However, the Queen did mention the couple’s daughter when she paid tribute to her four new great-grandchildren, Lilibet, August, Sienna and Lucas, born this year.
In her speech, the 95-year-old monarch praised the work of her son Charles and grandson William for their environmental work, noting that they were “admirably supported by Camilla and Catherine”.
She said: “We see our own children and their families embrace the roles, traditions and values that mean so much to us, as these are passed from one generation to the next, sometimes being updated for changing times.
“I see it in my own family and it is a source of great happiness.
“Prince Philip was always mindful of this sense of passing the baton.
“That’s why he created The Duke of Edinburgh’s Award, which offers young people throughout the Commonwealth and beyond the chance of exploration and adventure.
“It remains an astonishing success, grounded in his faith in the future.
“He was also an early champion of taking seriously our stewardship of the environment, and I am proud beyond words that his pioneering work has been taken on and magnified by our eldest son Charles and his eldest son William – admirably supported by Camilla and Catherine – most recently at the COP climate change summit in Glasgow.”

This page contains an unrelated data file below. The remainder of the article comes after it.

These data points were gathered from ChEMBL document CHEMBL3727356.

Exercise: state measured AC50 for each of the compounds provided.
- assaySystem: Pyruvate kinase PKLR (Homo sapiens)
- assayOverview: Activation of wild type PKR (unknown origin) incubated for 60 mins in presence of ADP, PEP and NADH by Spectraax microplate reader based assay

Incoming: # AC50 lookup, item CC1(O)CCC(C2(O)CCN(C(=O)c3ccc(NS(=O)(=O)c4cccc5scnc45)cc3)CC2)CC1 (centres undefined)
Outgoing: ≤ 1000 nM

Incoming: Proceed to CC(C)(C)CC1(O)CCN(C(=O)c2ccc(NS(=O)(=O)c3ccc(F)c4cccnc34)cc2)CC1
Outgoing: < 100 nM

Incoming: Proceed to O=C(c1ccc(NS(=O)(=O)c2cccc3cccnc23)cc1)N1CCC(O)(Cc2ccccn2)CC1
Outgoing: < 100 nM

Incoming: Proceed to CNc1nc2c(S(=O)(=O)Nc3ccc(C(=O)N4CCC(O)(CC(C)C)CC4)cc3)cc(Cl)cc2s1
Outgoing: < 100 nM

Reports of a rift have been growing since the Duke and Duchess of Sussex’s interview with Oprah Winfrey last year, in which Prince Harry said there was “space” between himself and his older brother.
On a trip to South Africa the previous October, Prince Harry said he and Prince William were on “different paths at the moment”.
The Queen paid a moving tribute to her late husband, Prince Philip, saying: “Although it’s a time of great happiness and good cheer for many, Christmas can be hard for those who have lost loved ones.
“This year, especially, I understand why.
“But for me, in the months since the death of my beloved Philip, I have drawn great comfort from the warmth and affection of the many tributes to his life and work – from around the country, the Commonwealth and the world.
“His sense of service, intellectual curiosity and capacity to squeeze fun out of any situation – were all irrepressible.
“That mischievous, enquiring twinkle was as bright at the end as when I first set eyes on him.
“But life, of course, consists of final partings as well as first meetings – and as much as I and my family miss him, I know he would want us to enjoy Christmas.
“We felt his presence as we, like millions around the world, readied ourselves for Christmas.”